n=3. The solid line is a linear ﬁt to the data with a slope xT as shown. The relative high value of c5 conﬁrms the rapid increase of the conductivity with ﬁeld. 18) of GM expression with only two odd (n=3.9 of cn ’s from 1 is an indicator of how well the criterion for the ﬁeld scale was implemented during scaling and quality of overall scaling. data at 80 and 100 K were ignored as non-Ohmic regimes were small). ǫ = 1 coincides with the criterion adopted in this paper. The nonlinear response of conductivity to the application of electric ﬁeld can be clearly seen from the ﬁgure. The highest nonlinear term in the ﬁtting expression depends upon the maximum value of the measured normalized conductivity. Σ(Fo ) = Σo (1 + ǫ).47 for characterizing the crossover to the nonlinear regime in a percolating system.42. 4) are seen to be excellent. The bias ranges at 10 and 12 K were too limited to yield reliable values for c4 ’s.5 K were obtained from the extrapolated line. The converging feature naturally indicates eventual temperature independence of conductivity at large ﬁelds. Ohmic conductivities become too small to be above the noise ﬂoor of measurements.9 and 6. The solid line is a ﬁt to the scaled version (Eq. 3. The sample had an Ohmic conductance Σ0 of 0. Hence. data at each temperature were ﬁtted to the GM-expression (Eq.1Fo and given in Table II (for calculation of c5 . 2) but in contrast. T −0. the method of scaling provides an alternative way to take into account such nonlinear data as illustrated in the cases discussed next. PEDOT (powder) dependence on T. (19) by applying the criterion for Fo which also leads to a condition for the scaling function in Eq. It is observed from the ﬁgure that the dotted line points towards right in contrast to the behavior in the previous case i. Fits (lines in Fig. Notice that c3 + c5 = 0. Σo ’s can not be obtained directly from the data. the least square method at all temperatures led to either very small or negetive values for coeﬃcients of odd terms (i.4. 18).e. Two values of ǫ. the onset ﬁeld Fo increases with increasing temperature or conductivity.026 S at room temperature. In fact. Since all the curves in Fig.5) so that ﬁnal ﬁttings were done using only three terms: σ(V ) = σo + σ2 V 4/3 + σ4 V 18/5 .42q 14/3 (q = F/Fo ). 16) containing terms up to n=5. that were ﬁtted by the GM-expression also collapse on to a single curve it is expected that the latter would also be ﬁtted by the scaled form (Eq.1 and 0. The dashed line is a plot of the same expression without the n=5 term. appear convergent in PEDOT (powder) (Fig.96 that is close to 1 as expected from Eq. But particularly at low temperatures. In this method. 2 to achieve data collapse as shown. It may be mentioned here that if one is interested only in the nonlinearity exponent and not the scaling function. 4. 2. The deviation of the sum The ﬁeld dependence of dc conductivity σ of a PEDOT(powder) system at diﬀerent temperatures ranging from 4.54 and c5 = 0. This is indeed conﬁrmed by the solid line in Fig. FIG. 4). All the curves in the ﬁgure. In such cases. cn ’s in the ﬁtting expression are simply averages of cn ’s calculated at each temperature from Eq. ln σo vs. 1. one deﬁnes the crossover ﬁeld Fo such that the conductance at this ﬁeld deviates by an arbitrarily chosen factor ǫ from its zero-ﬁeld value i.e. were considered but no signiﬁcant variation in the exponent was observed. (σ/σo )max which is about 4 in the present case. As before. Fitted values of the coeﬃcients are given in Table II. this method will work as long as Σo can be obtained from data. (Color online) Scaling of the same data as in Fig.5) nonlinear terms: σ/σo = 1 + 0. starting with the one at 26 K and using the same criterion for Fo as in the pre- . The divergence of the data from the ﬁtted curves at higher ﬁelds (σ/σo ≈ 3) as seen in the ﬁgure is due to th negative diﬀerential conductance as discussed above.9 to 26 K are shown in Fig. Results thus validate the scaling as given in Eqs. the orientation of the dotted line determines the overall shape of the curves which are somewhat divergent with bias in PPy (powder) (Fig. In this case. The Ohmic conductivities at 4. it could be obtained from experimental data by another method used by Gefen et al.54q 5/2 + 0. (17) using σn ’s and Vo = 0. B. Inset shows two log-log plots of Fo vs.5 in Fig.e. 3. measurements are feasible only in highly nonlinear regimes and consequently. which is a ﬁt according 5/2 14/3 to σ/σo = 1 + c3 (F/Fo ) + c5 (F/Fo ) with c3 = 0. The scale of the onset ﬁeld Fo is ﬁxed by adopting a common criterion σ(Fo ) = 2σo in this paper. (5): g(1)=2 seen also in Fig. 0. the value of the exponent should not depend upon the choice of ǫ as veriﬁed in discontinuous gold ﬁlms47 . Obviously. 3. σo (open symbol) and T (closed symbol). Clearly. A plot (dashed line) of the same ﬁtting expression without the n=5 term is also shown to highlight the contribution of the higher nonlinear term. (5) and (6).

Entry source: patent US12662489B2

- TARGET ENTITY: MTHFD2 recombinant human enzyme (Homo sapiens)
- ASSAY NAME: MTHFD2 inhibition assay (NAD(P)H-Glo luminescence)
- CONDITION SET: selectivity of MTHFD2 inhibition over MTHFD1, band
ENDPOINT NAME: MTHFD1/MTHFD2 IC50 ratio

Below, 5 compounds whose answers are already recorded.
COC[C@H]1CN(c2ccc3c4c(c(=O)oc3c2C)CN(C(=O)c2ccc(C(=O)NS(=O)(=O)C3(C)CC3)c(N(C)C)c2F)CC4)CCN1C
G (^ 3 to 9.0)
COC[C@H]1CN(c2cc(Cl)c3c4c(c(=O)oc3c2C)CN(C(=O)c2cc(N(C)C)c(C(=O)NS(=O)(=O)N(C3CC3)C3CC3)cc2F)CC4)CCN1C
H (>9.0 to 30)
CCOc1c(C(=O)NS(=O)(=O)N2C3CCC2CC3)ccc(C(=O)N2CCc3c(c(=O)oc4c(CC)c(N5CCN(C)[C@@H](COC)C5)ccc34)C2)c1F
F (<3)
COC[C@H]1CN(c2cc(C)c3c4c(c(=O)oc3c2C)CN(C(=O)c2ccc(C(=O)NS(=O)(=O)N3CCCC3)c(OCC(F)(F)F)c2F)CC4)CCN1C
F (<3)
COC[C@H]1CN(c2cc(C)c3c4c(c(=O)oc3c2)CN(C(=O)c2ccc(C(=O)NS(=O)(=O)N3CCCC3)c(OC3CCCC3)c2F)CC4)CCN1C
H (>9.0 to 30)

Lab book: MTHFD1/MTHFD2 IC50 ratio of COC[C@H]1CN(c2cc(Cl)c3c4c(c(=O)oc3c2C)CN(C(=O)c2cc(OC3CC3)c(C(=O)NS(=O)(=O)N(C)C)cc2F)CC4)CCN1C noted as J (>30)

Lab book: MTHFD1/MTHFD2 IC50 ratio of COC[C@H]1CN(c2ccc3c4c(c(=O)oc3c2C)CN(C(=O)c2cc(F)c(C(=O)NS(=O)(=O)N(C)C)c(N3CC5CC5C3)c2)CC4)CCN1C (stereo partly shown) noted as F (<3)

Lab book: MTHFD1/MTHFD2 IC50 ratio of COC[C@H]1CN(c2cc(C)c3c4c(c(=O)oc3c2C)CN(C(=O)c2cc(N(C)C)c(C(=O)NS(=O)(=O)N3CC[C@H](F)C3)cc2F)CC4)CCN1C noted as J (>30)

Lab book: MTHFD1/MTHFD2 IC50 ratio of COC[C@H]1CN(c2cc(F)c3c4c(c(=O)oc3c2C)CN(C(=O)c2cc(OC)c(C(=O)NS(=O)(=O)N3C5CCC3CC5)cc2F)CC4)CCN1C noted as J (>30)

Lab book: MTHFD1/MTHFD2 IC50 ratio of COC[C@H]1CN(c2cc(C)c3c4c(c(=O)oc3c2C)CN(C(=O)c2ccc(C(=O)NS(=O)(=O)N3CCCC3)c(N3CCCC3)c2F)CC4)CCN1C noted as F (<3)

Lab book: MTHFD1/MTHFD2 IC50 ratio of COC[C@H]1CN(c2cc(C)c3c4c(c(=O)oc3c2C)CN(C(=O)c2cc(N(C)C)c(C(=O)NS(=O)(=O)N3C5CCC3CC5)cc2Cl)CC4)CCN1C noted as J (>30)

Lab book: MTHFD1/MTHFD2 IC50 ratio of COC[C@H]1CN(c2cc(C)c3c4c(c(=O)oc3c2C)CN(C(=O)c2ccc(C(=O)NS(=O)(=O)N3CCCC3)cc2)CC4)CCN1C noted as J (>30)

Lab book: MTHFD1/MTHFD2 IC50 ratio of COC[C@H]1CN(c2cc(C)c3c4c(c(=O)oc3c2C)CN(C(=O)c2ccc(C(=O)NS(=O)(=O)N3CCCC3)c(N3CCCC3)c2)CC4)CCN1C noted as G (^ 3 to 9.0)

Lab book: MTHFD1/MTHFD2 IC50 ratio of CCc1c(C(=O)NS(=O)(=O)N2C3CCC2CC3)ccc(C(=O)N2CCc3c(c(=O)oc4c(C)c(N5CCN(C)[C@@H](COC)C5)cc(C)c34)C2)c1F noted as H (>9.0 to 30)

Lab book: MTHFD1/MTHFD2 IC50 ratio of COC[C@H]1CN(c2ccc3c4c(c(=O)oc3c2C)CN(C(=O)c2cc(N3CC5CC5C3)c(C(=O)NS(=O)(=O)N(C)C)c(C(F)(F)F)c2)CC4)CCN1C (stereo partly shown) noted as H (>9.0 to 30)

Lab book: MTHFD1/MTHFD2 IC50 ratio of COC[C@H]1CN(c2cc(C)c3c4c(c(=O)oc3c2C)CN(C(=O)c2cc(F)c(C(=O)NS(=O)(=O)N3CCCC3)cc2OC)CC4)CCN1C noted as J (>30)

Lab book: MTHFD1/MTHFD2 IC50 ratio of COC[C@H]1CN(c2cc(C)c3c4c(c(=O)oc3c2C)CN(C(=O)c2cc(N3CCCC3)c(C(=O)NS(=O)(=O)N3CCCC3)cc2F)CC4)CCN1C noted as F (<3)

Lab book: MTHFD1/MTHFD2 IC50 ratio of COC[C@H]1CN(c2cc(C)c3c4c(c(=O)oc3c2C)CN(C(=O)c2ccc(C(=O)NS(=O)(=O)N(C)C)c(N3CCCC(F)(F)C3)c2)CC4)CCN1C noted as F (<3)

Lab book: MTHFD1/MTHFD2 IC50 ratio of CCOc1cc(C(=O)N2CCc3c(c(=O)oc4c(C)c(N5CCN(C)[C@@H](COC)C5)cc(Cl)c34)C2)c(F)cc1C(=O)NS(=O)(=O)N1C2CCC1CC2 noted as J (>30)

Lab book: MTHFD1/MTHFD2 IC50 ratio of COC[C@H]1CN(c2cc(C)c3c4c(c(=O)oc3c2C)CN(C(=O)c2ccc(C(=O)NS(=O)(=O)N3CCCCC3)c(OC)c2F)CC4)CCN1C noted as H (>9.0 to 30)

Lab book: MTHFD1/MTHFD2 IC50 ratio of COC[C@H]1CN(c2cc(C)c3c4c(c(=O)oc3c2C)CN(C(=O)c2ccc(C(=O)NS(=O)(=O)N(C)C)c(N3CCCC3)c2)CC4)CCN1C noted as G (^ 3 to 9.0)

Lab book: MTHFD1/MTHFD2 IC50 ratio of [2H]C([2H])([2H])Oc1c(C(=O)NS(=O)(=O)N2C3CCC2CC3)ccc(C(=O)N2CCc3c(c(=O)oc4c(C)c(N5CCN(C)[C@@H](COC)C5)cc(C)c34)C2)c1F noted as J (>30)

4 to achieve data collapse as shown. a closer look reveals subtle diﬀerences as illustrated by the orientations of the schematic lines which indicate the movement of the onset ﬁeld Fo with increasing linear conductivity. temperature T (closed symbol) and the corresponding σo (open symbol).e. the same was achieved by having diﬀerent quenched disorder in the samples. However. c2 is the average of c2 ’s (with data at T =26 K ignored) whereas c4 is consistent with the values of limited number of c4 ’s. the collapsed curve is compared in somewhat selfconsistent manner to some function it is expected to follow. The exponent has a positive value in accordance with the orientation of the dotted line in Fig.158 ± 0. it points towards left (i. 2). σo (open symbol) and T (closed symbol). 2 and 4 whereas the panel b shows data at T ≈ 20 K taken in three diﬀerent samples as indicated. (Color online) Scaling of the same data as in Fig. the higher the margin of error is. Fo increases with the linear conductivity) as in Fig. 5. A plot (dashed line) with only n=2 term is also shown to highlight the contribution of the higher nonlinear term. The margin of error may be considerably reduced when.015 so that c2 + c4 = 1. the scaled data were all larger than the rest of data at higher temperatures. the relation of the overall shape of the curves with the orientation of the dotted . 4.005 as expected.92q 4/3 + 0. As seen in the Figs. (Color online) Variation of conductivity vs. as in the present case. Polypyrrole (ﬁlm) FIG.10 these σo ’s. C.e. The solid line is a linear ﬁt to the data (open symbols) with slope as shown. The dashdotted line is a ﬁt to an exponential function (Eq. However. Note that (σ/σo )max is about 100 compared to 4 in the previous case. electric ﬁeld in doped PEDOT (sample 2) at diﬀerent temperatures as indicated. Inset shows two log-log plots of the scaling ﬁeld. 2 and 6. vious case. The solid lines are ﬁts to the GM-expression (Eq. when conductivities are scaled with Two sets of ﬁeld-dependent conductivities of PPy ﬁlms are presented in Fig. extrapolated σo ’s were used.e. 4. As mentioned in the previous case. Inset shows log-log plots of Fo vs. 6. it may be noted that the method in Ref. FIG. (18) with only even (n=2. as seen. powder or ﬁlm) or sample condition in that at any temperature the conductivity behaves as a monotonically increasing function of ﬁeld. 6b. which. The panel a shows data taken in the sample 3 at diﬀerent temperatures as marked and is similar to Figs. the line points towards right (i. the basic qualitative response to the electric ﬁeld is similar in all the PPy samples irrespective of structure (i. The solid line is a ﬁt to Eq. No reasonable straight line could be drawn through closed symbols. 11). The solid line through open symbols indicates a power law with an exponent of 0. 4 whereas in Fig. The dashed line is a plot of the same expression without the n=4 term. Since the data for T < 7 K have no linear region.namely. The dotted line schematically indicates the movement of the onset bias with increasing temperature. 16).from exhibiting opposite behavior in the onset ﬁeld Fo .011q 18/5 (q = F/Fo ). The solid line in the ﬁgure is an excellent ﬁt to 4/3 18/5 σ/σo = 1+c2 (F/Fo ) +c4 (F/Fo ) with c2 = 0. The larger the gap between data sets is. starting from a constant value at small bias. In Fig. Absence of any overlapping data sets may leave some margin of error in Fo which needs to be adjusted to complete the process of data collapse. Fo decreases with the linear conductivity) as in powder (Fig. 5. 47 for determining the exponent can not be applied. Fo vs. Note that although both panels have one common set of data (sample 3 at T=20 K) this did not prevent two sets of data with two diﬀerent driving variables . However for scaling purpose. is quite signiﬁcant in this case although c4 is quite small compared to c2 .99 and c4 = 0. 6a.4) nonlinear terms: σ/σo = 1 + 0. In the former. the initial conductance changed due to change in the temperature whereas in the latter. temperature and disorder . See text for details.003. could be made to collapse into a single curve as shown in Fig.